If you’re in South Africa and struggling to load Twitter today, don’t worry you’re not alone. Due to undersea fibre cable breaks off the…
We don’t think there have been many concepts this year that have caused as much of a hoopla as the Land Rover Discovery Vision. From dramatic teasers, through to the promise of “see through” bonnets in the not-too-distant future, the concept from the off-road specialist promised to be something special. Thing is, now that it’s been revealed, we’re not so sure how we feel about it.
Unveiled at the New York Auto Show, the concept isn’t ugly by any stretch of the imagination, but it’s pretty consistent with the direction the Discovery’s been taking for some time now. Interestingly though, Land Rover confirmed that the new Discovery won’t just be a single vehicle with Range Rover-lite levels of luxury and serious off-road capabilities.
Instead, it seems, it’ll be a range of vehicles “that symbolize the essence of the premium, lifestyle-orientated SUV: modern, versatile, practical and desirable, with the unmistakable DNA of Land Rover at its core”. Here’s hoping that there’s no compromise on the Discovery’s off-road capabilities hidden in that corporate speak.
The tech on the new Discovery range meanwhile looks pretty exciting, although not quite on the bleeding edge. On the outside, the headlamps use laser technology to generate incredibly bright, far-reaching beams of light, paired with LED daytime running lights. Slim foglamps on either side of the prominent undershield are capable of emitting both infrared and coloured lasers, which help with the laser terrain scanning and Laser Referencing functions.
The wing mirrors have embedded cameras, to help with parking and reversing, there are automatically deploying sill steps to make sure you don’t have to leap and out, and the tailgate is gesture-controlled.
Inside, there’s space for seven and a steering wheel that incorporates two small OLED touchscreens to operate the infotainment system. What you what find however are indicator and windscreen wiper stalks. That’s because those are gesture controlled.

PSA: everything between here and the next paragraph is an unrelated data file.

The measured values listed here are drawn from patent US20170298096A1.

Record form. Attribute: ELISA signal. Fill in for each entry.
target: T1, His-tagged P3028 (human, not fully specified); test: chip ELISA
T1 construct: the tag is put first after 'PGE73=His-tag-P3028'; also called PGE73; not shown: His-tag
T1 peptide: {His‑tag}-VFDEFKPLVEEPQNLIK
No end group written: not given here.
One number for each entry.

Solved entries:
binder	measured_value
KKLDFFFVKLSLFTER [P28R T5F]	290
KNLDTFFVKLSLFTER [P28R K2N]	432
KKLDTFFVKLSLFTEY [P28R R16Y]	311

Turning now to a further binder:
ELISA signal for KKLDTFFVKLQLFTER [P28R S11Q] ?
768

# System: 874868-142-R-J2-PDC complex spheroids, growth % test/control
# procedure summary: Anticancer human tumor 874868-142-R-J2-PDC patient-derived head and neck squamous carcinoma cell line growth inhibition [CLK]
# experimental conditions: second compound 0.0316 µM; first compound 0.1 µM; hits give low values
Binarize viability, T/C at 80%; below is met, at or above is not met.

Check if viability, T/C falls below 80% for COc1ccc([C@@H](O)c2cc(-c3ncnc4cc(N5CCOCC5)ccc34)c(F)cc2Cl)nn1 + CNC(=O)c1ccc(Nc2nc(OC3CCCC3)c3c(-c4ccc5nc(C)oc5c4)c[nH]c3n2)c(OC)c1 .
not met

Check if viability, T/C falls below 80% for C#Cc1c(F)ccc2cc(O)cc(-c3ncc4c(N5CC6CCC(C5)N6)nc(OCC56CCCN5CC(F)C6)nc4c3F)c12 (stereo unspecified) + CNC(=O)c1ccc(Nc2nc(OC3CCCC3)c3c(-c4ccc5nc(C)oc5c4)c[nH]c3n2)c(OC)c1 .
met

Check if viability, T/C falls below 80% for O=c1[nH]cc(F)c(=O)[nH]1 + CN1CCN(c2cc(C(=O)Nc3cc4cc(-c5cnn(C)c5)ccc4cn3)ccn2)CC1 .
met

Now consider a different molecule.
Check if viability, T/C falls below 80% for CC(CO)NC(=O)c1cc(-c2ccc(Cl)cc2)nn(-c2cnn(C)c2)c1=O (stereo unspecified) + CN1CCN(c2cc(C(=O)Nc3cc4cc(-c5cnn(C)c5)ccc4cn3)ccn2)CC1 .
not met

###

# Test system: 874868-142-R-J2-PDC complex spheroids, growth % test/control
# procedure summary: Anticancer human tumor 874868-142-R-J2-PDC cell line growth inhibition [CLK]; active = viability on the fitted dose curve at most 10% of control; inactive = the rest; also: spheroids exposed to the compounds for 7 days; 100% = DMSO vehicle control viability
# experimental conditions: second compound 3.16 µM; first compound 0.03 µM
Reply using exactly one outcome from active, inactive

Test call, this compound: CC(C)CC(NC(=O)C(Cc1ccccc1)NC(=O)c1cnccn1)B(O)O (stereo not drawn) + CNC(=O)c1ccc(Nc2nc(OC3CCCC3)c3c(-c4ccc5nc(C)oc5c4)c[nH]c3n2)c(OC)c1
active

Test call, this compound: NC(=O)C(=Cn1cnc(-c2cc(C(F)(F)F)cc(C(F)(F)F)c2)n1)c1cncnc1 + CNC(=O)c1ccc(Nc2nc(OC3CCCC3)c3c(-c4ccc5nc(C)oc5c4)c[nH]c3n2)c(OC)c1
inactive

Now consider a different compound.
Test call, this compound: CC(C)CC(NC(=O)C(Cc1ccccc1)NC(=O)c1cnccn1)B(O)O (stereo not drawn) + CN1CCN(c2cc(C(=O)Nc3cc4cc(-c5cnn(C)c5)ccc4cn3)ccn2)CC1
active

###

According to Land Rover, this “affords a clear view of the instrument cluster”, which features a “high-definition screen with a 3-million-pixel resolution for incredibly vivid, sharp imagery”.
The real headline technology though is the Smartglass which is capable of displaying imagery, like a computer screen – but is otherwise entirely transparent, like regular glass. Smart glass is used in the entire glasshouse of the Discovery Vision Concept — in all the windows, the panoramic roof and, allied to Head-Up Display (HUD) technology, in the windscreen.
Except, if you’re an off-road nut, that probably won’t matter all that much to you. Instead, you’ll be most excited by the Remote Control feature, which enables the driver to manoeuvre the car at very low speed while not actually seated inside it, via the removable secondary rotary on the centre console, as well as via a smartphone or tablet.
Land Rover claims that Remote Control Drive has a simple, easy-to-use interface, encrypted access and operation only via the vehicle’s localised WiFi, but we guarantee someone will hack it at some point. Then again, if you’re the kind of person for whom that’s a real risk, we think you might have bigger problems on your hands.